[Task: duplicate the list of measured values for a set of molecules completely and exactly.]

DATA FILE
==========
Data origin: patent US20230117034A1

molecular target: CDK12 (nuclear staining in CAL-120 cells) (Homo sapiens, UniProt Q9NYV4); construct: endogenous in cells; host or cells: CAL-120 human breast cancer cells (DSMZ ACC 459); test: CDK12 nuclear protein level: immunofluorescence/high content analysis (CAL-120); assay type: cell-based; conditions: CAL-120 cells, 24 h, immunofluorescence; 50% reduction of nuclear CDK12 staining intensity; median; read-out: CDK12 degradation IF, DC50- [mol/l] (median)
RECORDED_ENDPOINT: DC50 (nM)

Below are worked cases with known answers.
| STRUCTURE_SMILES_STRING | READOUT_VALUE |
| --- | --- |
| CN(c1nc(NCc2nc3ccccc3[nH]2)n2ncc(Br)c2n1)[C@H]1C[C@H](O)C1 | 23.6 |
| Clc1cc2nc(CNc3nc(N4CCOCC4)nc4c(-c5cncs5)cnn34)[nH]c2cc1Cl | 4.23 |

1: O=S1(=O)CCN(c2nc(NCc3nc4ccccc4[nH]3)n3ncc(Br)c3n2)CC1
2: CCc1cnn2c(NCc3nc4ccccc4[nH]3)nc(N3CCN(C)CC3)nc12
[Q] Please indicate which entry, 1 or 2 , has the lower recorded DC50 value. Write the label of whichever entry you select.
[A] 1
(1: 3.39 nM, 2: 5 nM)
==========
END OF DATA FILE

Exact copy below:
Data origin: patent US20230117034A1

molecular target: CDK12 (nuclear staining in CAL-120 cells) (Homo sapiens, UniProt Q9NYV4); construct: endogenous in cells; host or cells: CAL-120 human breast cancer cells (DSMZ ACC 459); test: CDK12 nuclear protein level: immunofluorescence/high content analysis (CAL-120); assay type: cell-based; conditions: CAL-120 cells, 24 h, immunofluorescence; 50% reduction of nuclear CDK12 staining intensity; median; read-out: CDK12 degradation IF, DC50- [mol/l] (median)
RECORDED_ENDPOINT: DC50 (nM)

Below are worked cases with known answers.
| STRUCTURE_SMILES_STRING | READOUT_VALUE |
| --- | --- |
| CN(c1nc(NCc2nc3ccccc3[nH]2)n2ncc(Br)c2n1)[C@H]1C[C@H](O)C1 | 23.6 |
| Clc1cc2nc(CNc3nc(N4CCOCC4)nc4c(-c5cncs5)cnn34)[nH]c2cc1Cl | 4.23 |

1: O=S1(=O)CCN(c2nc(NCc3nc4ccccc4[nH]3)n3ncc(Br)c3n2)CC1
2: CCc1cnn2c(NCc3nc4ccccc4[nH]3)nc(N3CCN(C)CC3)nc12
[Q] Please indicate which entry, 1 or 2 , has the lower recorded DC50 value. Write the label of whichever entry you select.
[A] 1
(1: 3.39 nM, 2: 5 nM)